It is difficult to deny that humans began as Homo sapiens, an evolutionary offshoot of the primates. Nevertheless, for most of what is properly called 'human history' (i.e., the history that starts with the invention of writing), most of Homo sapiens have not qualified as 'human'—and not simply because they were too young or too disabled. In sociology, we routinely invoke a trinity of shame—'race, class, and gender'—to characterise the gap that remains between the normal existence of Homo sapiens and the normative ideal of full humanity. Much of the history of social science can be understood as either directly or indirectly aimed at extending the attribution of humanity to as much of Homo sapiens as possible. It is for this reason that the welfare state is very reasonably touted as social science's great contribution to politics in the modern era. But perhaps membership in Homo sapiens is neither sufficient nor even necessary to qualify a being as 'human'. What happens then?
In constructing a scientifically viable concept of the human, we could do worse than take a lesson from republican democracies, which bestow citizenship on those whom its members are willing to treat as 'equals' in some legally prescribed sense of reciprocal rights and duties. Republican citizenship is about the mutual recognition of peers, not a status of grace bestowed by some overbearing monarch. Moreover, republican constitutions define citizenship in terms that do not make explicit reference to the inherited qualities of the citizenry. Birth in the republic does not constitute a privilege over those who have had to earn their citizenship. A traditional expression of this idea is that those born to citizens are obliged to perform 'national service' to validate their citizenship. The United States has exceeded the wildest hopes of republican theorists (who tended think in terms of city-states), given its historically open-door immigration policy yet consistently strong sense of self-identity—not least among recent immigrants.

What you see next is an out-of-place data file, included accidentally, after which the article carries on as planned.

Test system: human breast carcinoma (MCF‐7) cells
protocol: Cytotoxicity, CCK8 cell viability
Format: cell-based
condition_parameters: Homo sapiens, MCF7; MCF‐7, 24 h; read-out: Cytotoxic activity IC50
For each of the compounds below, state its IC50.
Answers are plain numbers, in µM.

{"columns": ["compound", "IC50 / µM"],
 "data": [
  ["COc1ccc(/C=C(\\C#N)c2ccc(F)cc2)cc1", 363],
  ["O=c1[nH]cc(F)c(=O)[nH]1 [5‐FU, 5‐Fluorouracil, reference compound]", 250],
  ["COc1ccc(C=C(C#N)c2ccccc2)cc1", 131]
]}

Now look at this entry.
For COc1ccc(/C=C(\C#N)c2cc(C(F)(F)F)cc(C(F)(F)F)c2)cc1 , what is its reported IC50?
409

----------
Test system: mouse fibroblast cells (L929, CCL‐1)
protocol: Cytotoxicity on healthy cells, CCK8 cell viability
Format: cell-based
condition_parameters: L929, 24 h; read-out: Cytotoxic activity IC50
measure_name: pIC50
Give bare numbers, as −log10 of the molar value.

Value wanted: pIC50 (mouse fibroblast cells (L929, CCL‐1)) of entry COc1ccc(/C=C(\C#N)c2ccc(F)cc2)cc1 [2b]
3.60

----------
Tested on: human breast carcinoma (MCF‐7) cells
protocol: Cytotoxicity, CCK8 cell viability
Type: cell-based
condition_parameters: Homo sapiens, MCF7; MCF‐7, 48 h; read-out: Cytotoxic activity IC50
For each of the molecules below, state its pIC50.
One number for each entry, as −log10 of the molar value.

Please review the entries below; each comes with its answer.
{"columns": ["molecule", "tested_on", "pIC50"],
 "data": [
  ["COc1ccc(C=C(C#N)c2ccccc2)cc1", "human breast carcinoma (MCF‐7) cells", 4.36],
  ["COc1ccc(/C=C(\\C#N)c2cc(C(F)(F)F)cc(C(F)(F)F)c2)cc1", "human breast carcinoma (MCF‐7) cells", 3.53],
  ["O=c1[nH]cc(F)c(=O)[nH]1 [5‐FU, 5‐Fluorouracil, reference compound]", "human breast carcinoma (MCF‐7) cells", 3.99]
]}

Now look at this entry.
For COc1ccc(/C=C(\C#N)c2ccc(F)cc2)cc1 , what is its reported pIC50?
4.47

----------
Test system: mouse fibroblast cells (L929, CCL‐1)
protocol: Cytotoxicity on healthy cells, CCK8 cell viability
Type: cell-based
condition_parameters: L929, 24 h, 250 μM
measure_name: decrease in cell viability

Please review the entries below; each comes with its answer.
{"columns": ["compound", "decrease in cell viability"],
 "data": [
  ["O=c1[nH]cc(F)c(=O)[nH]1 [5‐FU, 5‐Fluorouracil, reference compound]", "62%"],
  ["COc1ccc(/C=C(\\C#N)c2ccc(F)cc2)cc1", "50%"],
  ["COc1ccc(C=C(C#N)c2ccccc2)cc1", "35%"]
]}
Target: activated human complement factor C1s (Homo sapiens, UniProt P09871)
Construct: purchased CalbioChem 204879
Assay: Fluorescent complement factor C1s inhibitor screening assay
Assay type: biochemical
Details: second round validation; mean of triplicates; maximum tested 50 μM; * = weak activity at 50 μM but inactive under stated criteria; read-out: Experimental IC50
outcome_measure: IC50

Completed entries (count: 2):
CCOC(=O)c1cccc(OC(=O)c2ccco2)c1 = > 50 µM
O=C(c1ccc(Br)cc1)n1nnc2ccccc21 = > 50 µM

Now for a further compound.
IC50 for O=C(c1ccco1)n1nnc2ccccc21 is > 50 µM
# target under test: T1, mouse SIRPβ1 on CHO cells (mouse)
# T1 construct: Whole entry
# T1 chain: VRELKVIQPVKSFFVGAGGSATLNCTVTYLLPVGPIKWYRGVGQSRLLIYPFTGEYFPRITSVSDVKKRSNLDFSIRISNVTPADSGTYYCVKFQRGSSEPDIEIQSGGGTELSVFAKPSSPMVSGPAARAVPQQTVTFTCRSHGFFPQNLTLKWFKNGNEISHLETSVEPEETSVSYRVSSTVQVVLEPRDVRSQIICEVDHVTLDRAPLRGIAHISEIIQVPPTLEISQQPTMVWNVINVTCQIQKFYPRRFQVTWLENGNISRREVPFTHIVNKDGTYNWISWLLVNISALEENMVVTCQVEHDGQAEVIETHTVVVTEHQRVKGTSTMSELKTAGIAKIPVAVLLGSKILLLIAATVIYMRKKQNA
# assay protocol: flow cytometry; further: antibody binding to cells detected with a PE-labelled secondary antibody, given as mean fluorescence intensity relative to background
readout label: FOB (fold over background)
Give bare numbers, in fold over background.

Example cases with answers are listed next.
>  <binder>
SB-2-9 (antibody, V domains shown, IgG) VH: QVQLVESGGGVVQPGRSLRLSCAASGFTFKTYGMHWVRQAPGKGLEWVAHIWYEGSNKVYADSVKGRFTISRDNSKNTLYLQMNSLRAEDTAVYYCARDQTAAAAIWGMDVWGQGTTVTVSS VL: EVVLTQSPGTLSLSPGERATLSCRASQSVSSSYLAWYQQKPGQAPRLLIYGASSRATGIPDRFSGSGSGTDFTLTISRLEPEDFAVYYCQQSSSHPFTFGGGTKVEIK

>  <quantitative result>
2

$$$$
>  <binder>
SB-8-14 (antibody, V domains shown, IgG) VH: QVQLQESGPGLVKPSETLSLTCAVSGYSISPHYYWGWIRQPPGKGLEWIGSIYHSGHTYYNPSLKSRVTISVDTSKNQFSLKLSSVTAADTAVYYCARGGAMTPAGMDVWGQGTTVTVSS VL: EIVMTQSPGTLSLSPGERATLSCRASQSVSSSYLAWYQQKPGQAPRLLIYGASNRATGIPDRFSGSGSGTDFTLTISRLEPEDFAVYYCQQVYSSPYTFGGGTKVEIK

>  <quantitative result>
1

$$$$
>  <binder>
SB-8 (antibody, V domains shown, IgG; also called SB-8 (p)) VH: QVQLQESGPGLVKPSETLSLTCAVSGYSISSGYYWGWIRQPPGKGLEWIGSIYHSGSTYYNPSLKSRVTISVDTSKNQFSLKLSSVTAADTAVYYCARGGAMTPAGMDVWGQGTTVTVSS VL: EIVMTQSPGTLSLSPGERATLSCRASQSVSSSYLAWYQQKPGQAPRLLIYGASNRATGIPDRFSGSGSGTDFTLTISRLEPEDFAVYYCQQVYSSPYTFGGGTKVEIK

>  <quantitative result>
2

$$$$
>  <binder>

In terms of a scientifically upgraded version of 'human rights' that might be called 'human citizenship', let us imagine this 'open-door immigration policy' as ontological rather than geographical in nature. Thus, non-Homo sapiens may be allowed to migrate to the space of the 'human'. Animal rights activists believe that they are already primed for this prospect. They can demonstrate that primates and aquatic mammals are not only sentient but also engaged in various higher cognitive functions, including what is nowadays called 'mental time-travel'. This is the ability to set long-term goals and pursue them to completion because the envisaged value of the goal overrides that of the diversions encountered along the way. While this is indeed a good empirical marker of the sort of autonomy that has been historically required for republican citizenship, in practice animal rights activists embed this point in an argument for de facto species segregationism, a 'separate but equal' policy, in which the only enforceable sense of 'rights' is one of immunity from bodily harm from humans. It is the sense of 'rights' qua dependency that a child or a disabled person might enjoy.